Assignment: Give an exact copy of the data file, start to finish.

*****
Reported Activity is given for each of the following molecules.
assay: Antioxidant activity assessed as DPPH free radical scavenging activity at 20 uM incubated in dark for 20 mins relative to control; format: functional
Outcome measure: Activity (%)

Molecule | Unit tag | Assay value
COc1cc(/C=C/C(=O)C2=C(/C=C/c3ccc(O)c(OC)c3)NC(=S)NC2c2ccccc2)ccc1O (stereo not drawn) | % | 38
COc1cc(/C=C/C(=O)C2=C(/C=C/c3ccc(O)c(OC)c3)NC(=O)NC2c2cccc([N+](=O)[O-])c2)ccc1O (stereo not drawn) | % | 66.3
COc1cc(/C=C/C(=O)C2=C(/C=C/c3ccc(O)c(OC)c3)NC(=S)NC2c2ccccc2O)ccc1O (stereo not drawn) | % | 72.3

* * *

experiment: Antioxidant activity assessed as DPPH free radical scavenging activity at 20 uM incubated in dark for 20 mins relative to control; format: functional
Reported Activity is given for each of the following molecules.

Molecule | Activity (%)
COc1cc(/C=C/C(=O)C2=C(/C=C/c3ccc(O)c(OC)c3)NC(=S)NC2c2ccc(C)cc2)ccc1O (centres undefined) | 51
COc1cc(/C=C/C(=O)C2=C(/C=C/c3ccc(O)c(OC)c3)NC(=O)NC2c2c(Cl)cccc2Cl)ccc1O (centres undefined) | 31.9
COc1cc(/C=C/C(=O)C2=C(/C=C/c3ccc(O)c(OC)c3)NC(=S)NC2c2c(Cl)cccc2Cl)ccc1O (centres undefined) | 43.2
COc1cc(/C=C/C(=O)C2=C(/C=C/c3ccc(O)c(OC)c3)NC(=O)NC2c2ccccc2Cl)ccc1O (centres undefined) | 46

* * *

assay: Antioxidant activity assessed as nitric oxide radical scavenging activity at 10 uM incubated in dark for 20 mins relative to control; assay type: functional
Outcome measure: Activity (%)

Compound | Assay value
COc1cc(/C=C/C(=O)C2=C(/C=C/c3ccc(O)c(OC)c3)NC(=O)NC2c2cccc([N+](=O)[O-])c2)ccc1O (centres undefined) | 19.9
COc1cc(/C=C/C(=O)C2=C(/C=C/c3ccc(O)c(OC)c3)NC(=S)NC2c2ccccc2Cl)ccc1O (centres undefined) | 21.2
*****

Reported Activity is given for each of the following molecules.
assay: Antioxidant activity assessed as DPPH free radical scavenging activity at 20 uM incubated in dark for 20 mins relative to control; format: functional
Outcome measure: Activity (%)

Molecule | Unit tag | Assay value
COc1cc(/C=C/C(=O)C2=C(/C=C/c3ccc(O)c(OC)c3)NC(=S)NC2c2ccccc2)ccc1O (stereo not drawn) | % | 38
COc1cc(/C=C/C(=O)C2=C(/C=C/c3ccc(O)c(OC)c3)NC(=O)NC2c2cccc([N+](=O)[O-])c2)ccc1O (stereo not drawn) | % | 66.3
COc1cc(/C=C/C(=O)C2=C(/C=C/c3ccc(O)c(OC)c3)NC(=S)NC2c2ccccc2O)ccc1O (stereo not drawn) | % | 72.3

* * *

experiment: Antioxidant activity assessed as DPPH free radical scavenging activity at 20 uM incubated in dark for 20 mins relative to control; format: functional
Reported Activity is given for each of the following molecules.

Molecule | Activity (%)
COc1cc(/C=C/C(=O)C2=C(/C=C/c3ccc(O)c(OC)c3)NC(=S)NC2c2ccc(C)cc2)ccc1O (centres undefined) | 51
COc1cc(/C=C/C(=O)C2=C(/C=C/c3ccc(O)c(OC)c3)NC(=O)NC2c2c(Cl)cccc2Cl)ccc1O (centres undefined) | 31.9
COc1cc(/C=C/C(=O)C2=C(/C=C/c3ccc(O)c(OC)c3)NC(=S)NC2c2c(Cl)cccc2Cl)ccc1O (centres undefined) | 43.2
COc1cc(/C=C/C(=O)C2=C(/C=C/c3ccc(O)c(OC)c3)NC(=O)NC2c2ccccc2Cl)ccc1O (centres undefined) | 46

* * *

assay: Antioxidant activity assessed as nitric oxide radical scavenging activity at 10 uM incubated in dark for 20 mins relative to control; assay type: functional
Outcome measure: Activity (%)

Compound | Assay value
COc1cc(/C=C/C(=O)C2=C(/C=C/c3ccc(O)c(OC)c3)NC(=O)NC2c2cccc([N+](=O)[O-])c2)ccc1O (centres undefined) | 19.9
COc1cc(/C=C/C(=O)C2=C(/C=C/c3ccc(O)c(OC)c3)NC(=S)NC2c2ccccc2Cl)ccc1O (centres undefined) | 21.2